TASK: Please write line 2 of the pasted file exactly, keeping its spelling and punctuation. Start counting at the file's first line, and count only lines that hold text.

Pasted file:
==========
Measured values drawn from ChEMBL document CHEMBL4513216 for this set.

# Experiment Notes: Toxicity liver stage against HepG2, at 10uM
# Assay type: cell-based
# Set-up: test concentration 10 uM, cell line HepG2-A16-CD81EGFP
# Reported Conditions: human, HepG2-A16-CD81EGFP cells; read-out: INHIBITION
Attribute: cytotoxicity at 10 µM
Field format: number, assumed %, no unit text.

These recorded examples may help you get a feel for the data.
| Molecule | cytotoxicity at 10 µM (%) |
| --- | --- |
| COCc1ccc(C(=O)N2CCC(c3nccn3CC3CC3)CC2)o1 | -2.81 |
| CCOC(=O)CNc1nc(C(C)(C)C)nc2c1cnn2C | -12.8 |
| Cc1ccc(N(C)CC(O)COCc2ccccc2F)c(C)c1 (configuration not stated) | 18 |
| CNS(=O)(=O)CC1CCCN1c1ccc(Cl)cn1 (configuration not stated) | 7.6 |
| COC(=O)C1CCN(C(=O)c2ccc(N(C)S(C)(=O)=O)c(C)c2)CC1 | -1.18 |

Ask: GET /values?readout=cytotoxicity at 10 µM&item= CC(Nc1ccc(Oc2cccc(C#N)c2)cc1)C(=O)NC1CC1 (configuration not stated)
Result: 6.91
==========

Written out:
# Experiment Notes: Toxicity liver stage against HepG2, at 10uM